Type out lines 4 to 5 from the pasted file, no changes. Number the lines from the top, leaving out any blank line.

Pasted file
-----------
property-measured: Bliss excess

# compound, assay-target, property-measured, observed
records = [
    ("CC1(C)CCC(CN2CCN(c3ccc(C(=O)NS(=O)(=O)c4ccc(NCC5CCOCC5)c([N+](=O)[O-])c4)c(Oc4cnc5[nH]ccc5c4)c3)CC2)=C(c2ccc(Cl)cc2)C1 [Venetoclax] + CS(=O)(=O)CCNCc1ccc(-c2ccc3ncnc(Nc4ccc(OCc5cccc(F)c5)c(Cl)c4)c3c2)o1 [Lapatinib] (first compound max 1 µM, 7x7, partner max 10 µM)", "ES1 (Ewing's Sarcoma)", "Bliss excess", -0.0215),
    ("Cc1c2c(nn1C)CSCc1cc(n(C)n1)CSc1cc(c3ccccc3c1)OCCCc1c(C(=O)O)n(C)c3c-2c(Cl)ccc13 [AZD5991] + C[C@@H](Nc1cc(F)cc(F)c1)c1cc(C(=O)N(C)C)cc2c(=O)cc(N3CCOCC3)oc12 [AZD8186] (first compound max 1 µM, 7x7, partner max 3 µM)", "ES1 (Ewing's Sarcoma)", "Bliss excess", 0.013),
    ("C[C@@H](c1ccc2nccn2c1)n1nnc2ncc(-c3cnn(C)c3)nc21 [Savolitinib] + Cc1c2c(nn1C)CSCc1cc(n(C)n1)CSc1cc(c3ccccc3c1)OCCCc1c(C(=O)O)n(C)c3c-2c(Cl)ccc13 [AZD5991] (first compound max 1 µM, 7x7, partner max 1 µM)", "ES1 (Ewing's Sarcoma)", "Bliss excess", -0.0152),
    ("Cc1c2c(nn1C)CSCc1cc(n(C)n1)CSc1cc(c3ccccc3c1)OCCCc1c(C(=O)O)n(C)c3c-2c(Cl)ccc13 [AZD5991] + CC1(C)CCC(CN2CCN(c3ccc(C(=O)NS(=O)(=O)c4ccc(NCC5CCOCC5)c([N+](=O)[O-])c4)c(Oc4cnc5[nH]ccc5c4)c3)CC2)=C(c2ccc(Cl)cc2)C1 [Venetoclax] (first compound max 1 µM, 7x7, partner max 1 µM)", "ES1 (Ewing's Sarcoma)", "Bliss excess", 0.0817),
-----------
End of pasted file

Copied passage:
    ("CC1(C)CCC(CN2CCN(c3ccc(C(=O)NS(=O)(=O)c4ccc(NCC5CCOCC5)c([N+](=O)[O-])c4)c(Oc4cnc5[nH]ccc5c4)c3)CC2)=C(c2ccc(Cl)cc2)C1 [Venetoclax] + CS(=O)(=O)CCNCc1ccc(-c2ccc3ncnc(Nc4ccc(OCc5cccc(F)c5)c(Cl)c4)c3c2)o1 [Lapatinib] (first compound max 1 µM, 7x7, partner max 10 µM)", "ES1 (Ewing's Sarcoma)", "Bliss excess", -0.0215),
    ("Cc1c2c(nn1C)CSCc1cc(n(C)n1)CSc1cc(c3ccccc3c1)OCCCc1c(C(=O)O)n(C)c3c-2c(Cl)ccc13 [AZD5991] + C[C@@H](Nc1cc(F)cc(F)c1)c1cc(C(=O)N(C)C)cc2c(=O)cc(N3CCOCC3)oc12 [AZD8186] (first compound max 1 µM, 7x7, partner max 3 µM)", "ES1 (Ewing's Sarcoma)", "Bliss excess", 0.013),